During a White House appearance Tuesday with French President Francois Hollande, Obama said his administration is “committed to making sure that we are protecting and concerned about the privacy rights of not just Americans, not just our own citizens, but of people around the world, as well.”

White House spokeswoman Caitlin Hayden said later that Obama’s plans for limited surveillance changes “help chart a path forward that should give the American people greater confidence that their rights are being protected, while preserving important tools that keep us safe.”

Google CEO Larry Page said on the coalition’s site that the security of users’ electronic data “is undermined by the apparent wholesale collection of data, in secret and without independent oversight, by many governments around the world. It’s time for reform and we urge the US government to lead the way.”

Yahoo CEO Marissa Mayer said the Snowden revelations “have shaken the trust of our users.” She urged Congress to “change surveillance laws in order to ensure transparency and accountability for government actions.” The remarks by Zuckerberg, Page and Mayer were echoed by statements from Twitter CEO Dick Costolo, AOL CEO Tim Armstrong, Microsoft General Counsel Brad Smith and LinkedIn General Counsel Erika Rottenberg.

In addition to its Reform Government Surveillance supporters, the protest effort was also backed by other tech firms, such as Tumblr, Mozilla and Reddit. The day-long protest claimed support from more than 6,000 web entities. But, conspicuously, Verizon and AT&T, two major US phone service providers that turn over bulk customer data to the NSA every day, did not join in.

The tech coalition also hired a lobbyist to handle the group’s interests in Washington. The Washington lobbying firm Monument Policy Group LLC filed a formal lobbying registration last week with Congress, citing the coalition as its client.


غوغل تصبح ثاني أكبر شركة مدرجة في العالم

أصبحت شركة “غوغل” ثاني أكبر شركة مدرجة في العالم بعد شركة “آبل”، وذلك إثر ارتفاع قيمتها السوقية في بورصة نيويورك متجاوزة القيمة السوقية لمجموعة “اكسون موبيل” النفطية الأميركية التي كانت تحتل هذا المركز

 وبلغت القيمة السوقية لعملاق الإنترنت الأميركي “غوغل” في نهاية جلسة التعاملات في بورصة نيويورك يوم أمس الاثنين 10 فبراير/شباط، بلغت مستوى 394 مليار دولار متجاوزة بذلك للمرة الأولى القيمة السوقية لـ”اكسون موبيل” التي تبلغ 388 مليار دولار، في حين تتصدر قائمة الترتيب مجموعة “آبل” بفارق كبير إذ تبلغ قيمتها السوقية حوالى 472 مليار دولار

 وكانت القيمة السوقية لـ”غوغل” تجاوزت القيمة السوقية لـ”اكسون موبيل” لبعض الوقت خلال تعاملات الجمعة، لكن جلسة الاثنين كانت الأولى على الاطلاق التي تغلق على نتيجة كهذه

 وعلى غرار بقية شركات النفط الأميركية يسجل سهم “اكسون موبيل” منذ بداية العام تراجعات، وقد تواصل هذا المنحى يوم الاثنين مع خسارة سهم المجموعة النفطية الأميركية العملاقة 1.17% من قيمته ليغلق عند 89.52 دولارا، لترتفع نسبة الخسائر المجمعة لهذا السهم منذ بداية العام الحالي إلى 11.5%. في المقابل فإن سهم “غوغل” يسلك منذ سنوات منحى تصاعديا وقد تضاعف سعره في منتصف تموز/يوليو 2012. ومع ان سعر سهم غوغل تراجع خلال جلسة الاثنين بنسبة 0.38% إلى 1172.93 دولارا، إلا أن هذا السعر لا يزال عند أحد مستوياته التاريخية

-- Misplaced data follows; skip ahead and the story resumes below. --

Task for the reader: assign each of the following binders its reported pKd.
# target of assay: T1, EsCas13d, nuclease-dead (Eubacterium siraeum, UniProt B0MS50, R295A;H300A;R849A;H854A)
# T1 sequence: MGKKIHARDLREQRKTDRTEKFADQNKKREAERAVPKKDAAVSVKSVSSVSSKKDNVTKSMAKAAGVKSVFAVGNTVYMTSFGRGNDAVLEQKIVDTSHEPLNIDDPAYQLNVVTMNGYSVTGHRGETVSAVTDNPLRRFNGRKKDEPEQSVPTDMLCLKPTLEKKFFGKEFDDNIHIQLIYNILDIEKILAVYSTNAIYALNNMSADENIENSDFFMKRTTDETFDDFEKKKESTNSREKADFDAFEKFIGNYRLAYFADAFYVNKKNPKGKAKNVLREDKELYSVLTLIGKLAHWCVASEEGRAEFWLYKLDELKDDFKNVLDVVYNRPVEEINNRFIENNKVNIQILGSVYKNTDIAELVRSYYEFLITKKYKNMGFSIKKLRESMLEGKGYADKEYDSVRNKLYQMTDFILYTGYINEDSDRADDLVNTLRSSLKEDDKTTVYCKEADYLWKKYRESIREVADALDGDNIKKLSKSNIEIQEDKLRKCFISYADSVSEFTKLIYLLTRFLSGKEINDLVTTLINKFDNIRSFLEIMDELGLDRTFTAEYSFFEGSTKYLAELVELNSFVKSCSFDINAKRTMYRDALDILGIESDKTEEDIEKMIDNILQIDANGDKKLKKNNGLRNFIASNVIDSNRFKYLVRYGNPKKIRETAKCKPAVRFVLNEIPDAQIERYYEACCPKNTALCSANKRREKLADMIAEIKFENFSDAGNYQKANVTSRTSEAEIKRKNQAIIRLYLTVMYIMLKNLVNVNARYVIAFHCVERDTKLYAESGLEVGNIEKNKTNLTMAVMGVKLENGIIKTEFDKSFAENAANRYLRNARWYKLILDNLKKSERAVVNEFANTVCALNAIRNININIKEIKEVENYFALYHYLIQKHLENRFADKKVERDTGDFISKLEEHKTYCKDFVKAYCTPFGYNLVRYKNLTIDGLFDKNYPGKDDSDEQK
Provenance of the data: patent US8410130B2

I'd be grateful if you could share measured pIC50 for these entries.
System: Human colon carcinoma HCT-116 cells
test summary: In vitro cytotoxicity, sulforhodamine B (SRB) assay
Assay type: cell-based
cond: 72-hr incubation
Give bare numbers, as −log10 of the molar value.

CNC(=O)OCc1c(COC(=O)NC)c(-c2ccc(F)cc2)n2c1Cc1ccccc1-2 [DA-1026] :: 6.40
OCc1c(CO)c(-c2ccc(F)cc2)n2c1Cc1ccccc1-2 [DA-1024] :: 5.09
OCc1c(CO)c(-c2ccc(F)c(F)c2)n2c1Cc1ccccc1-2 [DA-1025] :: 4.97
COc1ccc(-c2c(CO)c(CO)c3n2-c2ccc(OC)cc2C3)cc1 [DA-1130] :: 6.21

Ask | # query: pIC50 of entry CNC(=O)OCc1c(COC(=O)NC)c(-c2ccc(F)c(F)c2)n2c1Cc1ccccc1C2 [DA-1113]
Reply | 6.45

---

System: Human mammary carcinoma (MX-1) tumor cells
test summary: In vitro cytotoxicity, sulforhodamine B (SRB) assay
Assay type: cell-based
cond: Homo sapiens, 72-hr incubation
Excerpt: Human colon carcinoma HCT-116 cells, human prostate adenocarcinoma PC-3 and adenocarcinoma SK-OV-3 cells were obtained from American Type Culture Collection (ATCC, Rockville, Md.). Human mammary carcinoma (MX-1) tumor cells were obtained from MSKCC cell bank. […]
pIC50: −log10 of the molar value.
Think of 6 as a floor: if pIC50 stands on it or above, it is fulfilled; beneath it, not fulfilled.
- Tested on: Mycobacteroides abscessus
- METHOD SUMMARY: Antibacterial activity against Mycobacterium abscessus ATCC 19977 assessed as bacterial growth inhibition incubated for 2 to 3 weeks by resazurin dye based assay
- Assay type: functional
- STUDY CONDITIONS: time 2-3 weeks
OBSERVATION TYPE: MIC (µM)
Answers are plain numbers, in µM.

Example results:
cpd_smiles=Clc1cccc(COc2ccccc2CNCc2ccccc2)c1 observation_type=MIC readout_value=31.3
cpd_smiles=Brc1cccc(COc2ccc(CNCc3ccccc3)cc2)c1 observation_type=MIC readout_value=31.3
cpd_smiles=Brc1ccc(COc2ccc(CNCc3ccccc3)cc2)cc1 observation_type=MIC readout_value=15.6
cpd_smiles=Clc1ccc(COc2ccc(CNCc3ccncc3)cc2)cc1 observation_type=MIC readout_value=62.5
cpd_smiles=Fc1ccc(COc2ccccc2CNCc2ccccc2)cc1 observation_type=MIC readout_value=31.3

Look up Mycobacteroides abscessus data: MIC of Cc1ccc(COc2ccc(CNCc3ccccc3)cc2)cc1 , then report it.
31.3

http://arabic.rt.com/news/650967/ :روسيا اليوم

غوغل تصبح ثاني أكبر شركة مدرجة في العالم – RT Arabic.

Privacy groups ask FTC to check tech firms’ link to NSA | TechHive

Several advocacy groups are calling for an investigation into Internet companies Yahoo and Google whose networks were secretly accessed by the National Security Agency (NSA).

In a letter sent last week, the groups asked the U.S. Federal Trade Commission (FTC) find out how the NSA could extract so much data without the knowledge of Google and Yahoo.

“The Commission should pursue this investigation because it routinely holds itself out as the defender of consumer privacy in the United States,” the authors said. “It is inconceivable that when faced with the most significant breach of consumer data in U.S. history, the Commission could ignore the consequences for consumer privacy.”

The letter, signed by officials from the Electronic Privacy Information Center, Privacy Rights Clearinghouse, Center for Digital Democracy, and other organizations, follows recent reports that the NSA gained access to millions of consumer records by secretly tapping directly into data streams from major Internet companies.

The reports prompted fresh concern about NSA surveillance activities and of the privacy of data being held by the world’s largest Internet companies.

Firms deny compliance

Google, Yahoo, Microsoft and others have insisted that they divulge consumer information to the NSA and other government agencies only under appropriate court orders. Each has denied providing any help to the NSA and other spy agencies gathering data on Internet users.

In fact, in a court filing last week the companies demanded that the government release more information about the kind of data that Internet companies are being asked to provide the NSA.

The letter from the privacy groups stands out because it seeks to hold Google and Yahoo responsible for the NSA’s data collection activities because of a lack of network security controls.

“We are saying that the companies should do more to protect the privacy of user data and that the FTC has a responsibility to police these practices, particularly since both Google and Facebook are subject to consent orders concerning privacy,” said Marc Rotenberg, executive director of EPIC.

Rotenberg said consumer privacy groups have long urged Internet companies to adopt better privacy and security practices to safeguard the information they collect. He noted that privacy groups have asked Internet companies to minimize data collection when possible and to delete unneeded data.

Therefore, Internet companies must be held responsible for breaches of data they store, he said.

A Google spokesperson wouldn’t comment on the letter. Yahoo didn’t respond to a request for comment.

Privacy groups ask FTC to check tech firms’ link to NSA | TechHive.